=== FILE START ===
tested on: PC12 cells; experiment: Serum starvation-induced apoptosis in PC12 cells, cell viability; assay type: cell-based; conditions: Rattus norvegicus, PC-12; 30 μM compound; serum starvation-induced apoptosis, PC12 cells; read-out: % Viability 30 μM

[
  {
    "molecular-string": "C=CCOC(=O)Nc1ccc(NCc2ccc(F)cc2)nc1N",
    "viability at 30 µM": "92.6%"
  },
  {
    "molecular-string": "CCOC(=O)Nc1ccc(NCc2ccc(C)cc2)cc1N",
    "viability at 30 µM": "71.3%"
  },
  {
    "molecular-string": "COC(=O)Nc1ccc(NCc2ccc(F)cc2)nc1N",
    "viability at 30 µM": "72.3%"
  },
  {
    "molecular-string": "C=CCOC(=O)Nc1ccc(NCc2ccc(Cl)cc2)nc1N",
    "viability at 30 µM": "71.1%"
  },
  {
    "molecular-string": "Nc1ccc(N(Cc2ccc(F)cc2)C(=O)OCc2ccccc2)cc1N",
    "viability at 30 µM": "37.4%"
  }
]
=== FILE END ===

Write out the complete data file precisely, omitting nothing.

tested on: PC12 cells; experiment: Serum starvation-induced apoptosis in PC12 cells, cell viability; assay type: cell-based; conditions: Rattus norvegicus, PC-12; 30 μM compound; serum starvation-induced apoptosis, PC12 cells; read-out: % Viability 30 μM

[
  {
    "molecular-string": "C=CCOC(=O)Nc1ccc(NCc2ccc(F)cc2)nc1N",
    "viability at 30 µM": "92.6%"
  },
  {
    "molecular-string": "CCOC(=O)Nc1ccc(NCc2ccc(C)cc2)cc1N",
    "viability at 30 µM": "71.3%"
  },
  {
    "molecular-string": "COC(=O)Nc1ccc(NCc2ccc(F)cc2)nc1N",
    "viability at 30 µM": "72.3%"
  },
  {
    "molecular-string": "C=CCOC(=O)Nc1ccc(NCc2ccc(Cl)cc2)nc1N",
    "viability at 30 µM": "71.1%"
  },
  {
    "molecular-string": "Nc1ccc(N(Cc2ccc(F)cc2)C(=O)OCc2ccccc2)cc1N",
    "viability at 30 µM": "37.4%"
  }
]